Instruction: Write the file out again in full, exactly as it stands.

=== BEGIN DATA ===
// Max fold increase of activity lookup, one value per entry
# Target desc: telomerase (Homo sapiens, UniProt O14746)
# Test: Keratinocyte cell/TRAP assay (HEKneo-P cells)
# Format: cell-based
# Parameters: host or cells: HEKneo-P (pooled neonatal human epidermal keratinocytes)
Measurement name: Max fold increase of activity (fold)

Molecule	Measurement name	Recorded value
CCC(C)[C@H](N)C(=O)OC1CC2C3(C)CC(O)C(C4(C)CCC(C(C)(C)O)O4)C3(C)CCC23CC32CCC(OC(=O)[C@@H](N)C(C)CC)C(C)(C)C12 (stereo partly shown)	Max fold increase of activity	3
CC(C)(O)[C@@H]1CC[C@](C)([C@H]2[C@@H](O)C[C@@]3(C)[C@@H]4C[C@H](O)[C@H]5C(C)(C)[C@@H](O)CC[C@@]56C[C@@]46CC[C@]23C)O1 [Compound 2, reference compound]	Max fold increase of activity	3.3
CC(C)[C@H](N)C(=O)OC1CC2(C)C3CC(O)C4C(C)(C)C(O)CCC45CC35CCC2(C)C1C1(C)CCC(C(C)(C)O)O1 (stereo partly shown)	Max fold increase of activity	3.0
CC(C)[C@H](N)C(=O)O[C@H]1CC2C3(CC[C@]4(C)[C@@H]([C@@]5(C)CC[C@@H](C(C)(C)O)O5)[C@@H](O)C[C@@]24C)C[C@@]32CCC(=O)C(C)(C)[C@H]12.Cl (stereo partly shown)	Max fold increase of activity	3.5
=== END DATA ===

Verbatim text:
// Max fold increase of activity lookup, one value per entry
# Target desc: telomerase (Homo sapiens, UniProt O14746)
# Test: Keratinocyte cell/TRAP assay (HEKneo-P cells)
# Format: cell-based
# Parameters: host or cells: HEKneo-P (pooled neonatal human epidermal keratinocytes)
Measurement name: Max fold increase of activity (fold)

Molecule	Measurement name	Recorded value
CCC(C)[C@H](N)C(=O)OC1CC2C3(C)CC(O)C(C4(C)CCC(C(C)(C)O)O4)C3(C)CCC23CC32CCC(OC(=O)[C@@H](N)C(C)CC)C(C)(C)C12 (stereo partly shown)	Max fold increase of activity	3
CC(C)(O)[C@@H]1CC[C@](C)([C@H]2[C@@H](O)C[C@@]3(C)[C@@H]4C[C@H](O)[C@H]5C(C)(C)[C@@H](O)CC[C@@]56C[C@@]46CC[C@]23C)O1 [Compound 2, reference compound]	Max fold increase of activity	3.3
CC(C)[C@H](N)C(=O)OC1CC2(C)C3CC(O)C4C(C)(C)C(O)CCC45CC35CCC2(C)C1C1(C)CCC(C(C)(C)O)O1 (stereo partly shown)	Max fold increase of activity	3.0
CC(C)[C@H](N)C(=O)O[C@H]1CC2C3(CC[C@]4(C)[C@@H]([C@@]5(C)CC[C@@H](C(C)(C)O)O5)[C@@H](O)C[C@@]24C)C[C@@]32CCC(=O)C(C)(C)[C@H]12.Cl (stereo partly shown)	Max fold increase of activity	3.5